by Giordan Rodríguez Milanés
On October 4, 2009, the day Mercedes Sosa died, the producers at Radio Granma faced an odd dilemma. The printed press published the news, but in the record libraries or music departments of every local radio station in the country, there was a list of artists whose broadcasting was forbidden or limited, and the Argentinean singer was on it.
We didn’t know the reason. Actually, the reason was never important. Sometimes the director of the radio station got a phone call: ‘Pablo Milanés started criticizing the Revolution and it’s been decided to limit his broadcasting’, as it happened during the public controversy between him and Silvio Rodríguez. Fortunately, good sense prevailed on that occasion, and a few hours later Juan Salvador Guevara – then vice-president of the Cuban National Union of Writers and Artists (UNEAC) in Granma – called to explain that the supposed limitation of the Bayamo-born singer had been an ideological overreaction by someone and that Abel Prieto himself had clarified the issue.
When Buena Fe’s album Catalejo came out, the then director of Radio Granma and I participated in an event in Caibarién gathering radio stations from coastal municipalities. A different wind of renovation was apparently blowing. Several broadcasters believed it was ‘a very harsh album’, and that started an informal and engaging debate in which some of us spoke about the cultural inconsistency of the prohibitions and limitations, to which Guillermo Pavón – who had recently been appointed vice-president of radio broadcasting at the Cuban Institute of Radio and Television (ICRT) – replied: ‘It’s being studied, it’s being studied.’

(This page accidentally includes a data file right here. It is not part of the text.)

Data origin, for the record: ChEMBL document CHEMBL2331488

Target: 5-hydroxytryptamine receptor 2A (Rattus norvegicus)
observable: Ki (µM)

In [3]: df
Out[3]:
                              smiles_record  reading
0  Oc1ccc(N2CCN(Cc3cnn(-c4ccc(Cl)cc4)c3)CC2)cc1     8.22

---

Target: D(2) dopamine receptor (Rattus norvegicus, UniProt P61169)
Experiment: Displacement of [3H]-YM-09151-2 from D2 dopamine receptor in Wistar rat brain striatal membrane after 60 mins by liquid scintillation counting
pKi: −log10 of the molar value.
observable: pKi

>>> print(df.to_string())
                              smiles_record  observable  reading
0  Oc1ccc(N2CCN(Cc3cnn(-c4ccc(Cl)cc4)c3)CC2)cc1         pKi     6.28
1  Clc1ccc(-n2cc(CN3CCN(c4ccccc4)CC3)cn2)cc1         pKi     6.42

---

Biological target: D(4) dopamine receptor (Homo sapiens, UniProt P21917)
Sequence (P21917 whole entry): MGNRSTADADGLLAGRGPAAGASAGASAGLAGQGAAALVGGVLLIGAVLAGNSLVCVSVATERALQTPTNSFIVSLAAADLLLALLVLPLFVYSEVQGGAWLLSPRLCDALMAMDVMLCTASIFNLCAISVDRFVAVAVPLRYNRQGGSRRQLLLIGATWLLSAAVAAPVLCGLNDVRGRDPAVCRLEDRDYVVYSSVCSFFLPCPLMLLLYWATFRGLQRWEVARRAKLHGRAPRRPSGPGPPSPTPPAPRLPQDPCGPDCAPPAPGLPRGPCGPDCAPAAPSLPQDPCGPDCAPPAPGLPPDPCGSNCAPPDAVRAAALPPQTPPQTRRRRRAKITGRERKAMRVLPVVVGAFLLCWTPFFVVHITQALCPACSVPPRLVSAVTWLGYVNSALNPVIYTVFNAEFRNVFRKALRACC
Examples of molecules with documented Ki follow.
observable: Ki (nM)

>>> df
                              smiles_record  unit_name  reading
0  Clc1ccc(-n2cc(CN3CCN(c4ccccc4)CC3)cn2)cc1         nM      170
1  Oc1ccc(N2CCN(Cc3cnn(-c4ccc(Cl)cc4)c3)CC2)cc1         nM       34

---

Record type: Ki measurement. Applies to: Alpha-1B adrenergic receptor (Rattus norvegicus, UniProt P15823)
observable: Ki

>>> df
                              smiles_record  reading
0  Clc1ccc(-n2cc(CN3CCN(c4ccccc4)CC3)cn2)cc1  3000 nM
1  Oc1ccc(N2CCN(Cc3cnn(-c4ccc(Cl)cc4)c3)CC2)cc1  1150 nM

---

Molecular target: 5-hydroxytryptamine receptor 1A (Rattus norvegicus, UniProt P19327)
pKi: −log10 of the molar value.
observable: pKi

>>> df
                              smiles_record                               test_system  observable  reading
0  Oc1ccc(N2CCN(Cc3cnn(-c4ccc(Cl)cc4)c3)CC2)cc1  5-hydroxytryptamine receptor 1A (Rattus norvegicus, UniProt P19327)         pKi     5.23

The poet, researcher, and editor Julio Sánchez Chang, whose executive secretary I was at the Municipal Committee of UNEAC in Manzanillo, told me a few months before passing away that at a meeting of that organization in Camagüey, a producer asked about the list of forbidden and limited artists in Cuban radio, and the ICRT representative responded: ‘I don’t know what list you’re talking about here. The Revolution’s policy has never been to exclude anybody.’ Then the producer, saying nothing and apparently satisfied with the answer, went back to Radio Agramonte, tore the list, and brought it to the meeting.
A few months after that meeting in Camagüey, the ICRT sent an email explaining that all the previous lists were invalid. Some producers, a small minority, like Orestes Ernesto Remón at Radio Granma, started to include Celia Cruz in their musical productions, as well as music by Annia Linares, Mirtha Medina, Oscar d’ León, Rubén Blades, Maggie Carlés, and others.
In spite of that, in late 2012, another general director of Radio Granma took me to be analyzed at the Supervisory Board because I had broadcasted the songs ‘Miedos’ by Buena Fe and Los Aldeanos, and ‘Lucha tu yuca, Taíno’ by Ray Fernández. Two years ago, at the Manzanillo local channel, Golfovisión, there was an attempt to apply sanctions, and a media coordinator lost her bonus pay because, in a visual support clip for a program, she let slip a shot from the ICAIC co-production Yo soy del son a la salsa, by Rigoberto López, which showed Celia Cruz.